The Xbox Game Pass hit-in-waiting for Wo Long: Fallen Dynasty is Nioh's best, with just a hint of EldenRing

The Xbox Game Pass hit-in-waiting for Wo Long: Fallen Dynasty is Nioh's best, with just a hint of El

Weve never heard of Wo Long: Fallen Dynasty, the next game from Nioh''s designers for that long. It was also revealed at Xbox and Bethesda''s Games Showcase in June, and immediately caught the eye of everyone who has even a passing love for all of hardcore action-RPG.

Team Ninja and Koei Tecmo won Wo Long: Fallen Dynasty, but the team had no idea that Rise of the Ronin would last for another decade yet, and in a series of trailers, it demonstrated how it immediately intends to seize from the creators of previous Nioh games.

There is a jump button, but no stances! It''s much quicker! It''s built in China instead of Japan! But it''s difficult to divine any of what this actually means for the game, really, from gameplay, no matter how flashy and well-planned they are. However, in a hands-on with the games first demo, I''ve been able to figure it out for myself and let me tell you, the difference is so vast and significant as FromSoftwares was in the transition from Dark Soul

First of all, Wo Long is significantly faster. Instead of slashing between stances and pacing in circles with your sword levied on your enemy is a thing of the past here, and you are encouraged to crash like waves against the enemies, giving them little room to stand up. Chinese Martial Arts, after all, embrace the back-and-forth nature between aggression and self-preservation; Wo Long understands and embraces this natural flow.

The core of this game is countering and parrying. Here, a good defense is based on an incredibly violent and unassailable offense. Standard attacks can be parried (with fairly generous timing) and give you the advantage, which can off enemies in one fell swoop. But more powerful enemies those who have been corrupted with the power of demons, or demons themselves, even wont fall so easily.

These more powerful foes are armed with devastating attacks, enhanced by an angry red aura and a long wind-up time. They are primed for more devastating parries: time it right and knock them off their feet during these moves, and youll deal massive amounts of damage (as well as severe body parts, making the rest of the battle much easier).

You feel like a bonafide martial arts action movie star: the camera yanks back, you punch a tiger (or something) to the floor, then you dive in and plunge your sword into its chest, obliterating two of its nasty-ass claws.

While you have a stamina bar, you have your Fortitude which is similar to that of wizardry, who dodge, dodge, and then blast an expensive spell. Depending on how you differentiate your level from your enemies, you must constantly look up whether you want to finish a fight with spells and guarantee victory, or reserve your Fortitude for the next battles.

With every death, you lose your souls (here, its qi) and fortitude, but surprise, surprise! you can reclaim anything lost by killing the enemy that killed you in the next run. Otherwise, youre making a lot of things much harder for you.

You may have a rank 20 miniboss halfway through the level, for example, when youre level ten. To ensure you can confront this bastard again and again (and with a fighting chance), you may explore and plant flags; minor and major standards will demoralize enemies and empower you.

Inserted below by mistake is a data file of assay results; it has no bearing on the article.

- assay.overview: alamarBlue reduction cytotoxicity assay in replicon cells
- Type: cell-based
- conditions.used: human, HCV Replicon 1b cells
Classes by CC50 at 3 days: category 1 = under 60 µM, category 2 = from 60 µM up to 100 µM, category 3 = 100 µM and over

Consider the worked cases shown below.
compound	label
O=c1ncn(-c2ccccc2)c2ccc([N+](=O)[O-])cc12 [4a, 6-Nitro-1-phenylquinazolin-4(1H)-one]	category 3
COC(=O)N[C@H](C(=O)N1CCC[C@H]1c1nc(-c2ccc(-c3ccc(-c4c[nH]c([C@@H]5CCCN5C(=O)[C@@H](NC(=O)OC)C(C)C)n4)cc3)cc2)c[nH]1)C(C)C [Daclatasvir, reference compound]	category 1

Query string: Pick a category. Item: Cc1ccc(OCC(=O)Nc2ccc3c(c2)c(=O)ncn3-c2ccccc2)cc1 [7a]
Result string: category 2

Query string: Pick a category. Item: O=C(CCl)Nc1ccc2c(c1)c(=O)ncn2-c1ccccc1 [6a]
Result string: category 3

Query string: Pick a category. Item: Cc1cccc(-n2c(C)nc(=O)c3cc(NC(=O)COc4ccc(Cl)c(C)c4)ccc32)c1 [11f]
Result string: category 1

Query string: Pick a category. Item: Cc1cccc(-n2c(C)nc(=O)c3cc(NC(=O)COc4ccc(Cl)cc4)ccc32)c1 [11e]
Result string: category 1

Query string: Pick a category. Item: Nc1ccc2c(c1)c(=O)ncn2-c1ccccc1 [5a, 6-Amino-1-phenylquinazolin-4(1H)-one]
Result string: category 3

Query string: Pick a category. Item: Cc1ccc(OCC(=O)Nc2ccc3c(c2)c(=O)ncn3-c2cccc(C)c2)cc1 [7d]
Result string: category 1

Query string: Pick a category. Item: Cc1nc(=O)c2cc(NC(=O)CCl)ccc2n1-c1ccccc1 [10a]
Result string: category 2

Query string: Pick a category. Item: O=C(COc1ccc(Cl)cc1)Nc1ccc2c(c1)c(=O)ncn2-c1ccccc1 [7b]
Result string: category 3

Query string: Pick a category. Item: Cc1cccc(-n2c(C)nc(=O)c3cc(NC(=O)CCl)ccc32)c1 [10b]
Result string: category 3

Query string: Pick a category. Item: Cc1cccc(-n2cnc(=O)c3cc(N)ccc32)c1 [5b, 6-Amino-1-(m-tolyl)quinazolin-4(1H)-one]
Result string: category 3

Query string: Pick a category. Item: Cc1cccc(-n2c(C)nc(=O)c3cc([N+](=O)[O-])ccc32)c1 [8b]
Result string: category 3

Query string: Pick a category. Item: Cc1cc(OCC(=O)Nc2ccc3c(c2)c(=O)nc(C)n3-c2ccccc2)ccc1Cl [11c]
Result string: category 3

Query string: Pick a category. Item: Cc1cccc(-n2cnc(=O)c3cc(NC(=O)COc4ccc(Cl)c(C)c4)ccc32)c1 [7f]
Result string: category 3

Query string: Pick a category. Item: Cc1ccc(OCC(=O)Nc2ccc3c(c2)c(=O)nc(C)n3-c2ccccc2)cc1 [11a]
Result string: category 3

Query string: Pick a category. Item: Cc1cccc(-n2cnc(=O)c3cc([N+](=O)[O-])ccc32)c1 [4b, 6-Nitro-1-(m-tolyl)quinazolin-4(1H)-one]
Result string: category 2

Jumping is a key part of battle and exploration in Wo Long, where you can use it to get above and fall upon your adversaries, but it comes with a risk/reward dynamium. Jump into an attack and you will get swatted out of the air like a feckless insect, or you can break your limbs or interrupt attacks.

The jumps main objective, though, is to allow you to get your proverbial teeth into these stunning Chinese levels. While your jump is more like a small, agile hop, there is also a lot more verticality and exploration in general, than you would ever find in Nioh. And thats for the best, because Wo Long is a linear structured game, similar to Nioh and Ninja Gaiden before.

With Soulslike games becoming increasingly more focused on open worlds, I like that: it strengthens Team Ninja''s position in the game, allowing it to really encapsulate tight level design, and show off what you can achieve by collecting enemies, bosses, and certain aspects of level design into one place before hitting you with something completely different in the future.

It''s no surprise, however, but Wo Long: Fallen Kingdom is shaping up to be something special. Team Ninja has taken everything it learned from Nioh, studied the genre extensively, and rejected the path most taken. Instead, it is forging ahead, keeping its guns on track, and merely taking samples of the formula that made Elden Ring the world''s largest game without copying it rightfully.

The result is something unique, unremittingly brutal, and absolutely stunning. Wo Long: Fallen Kingdom may not be the King of the Soulslikes anytime soon, but it does not care that it will instead be the King of the Team Ninja-likes.

Fallen Dynasty will be available on PC, PS4, PS5, Xbox One, and Xbox Series X/S in early 2023. It''s a day one Game Pass feature, too.

A demo for the game is now available on PS5 and Xbox Series X/S.

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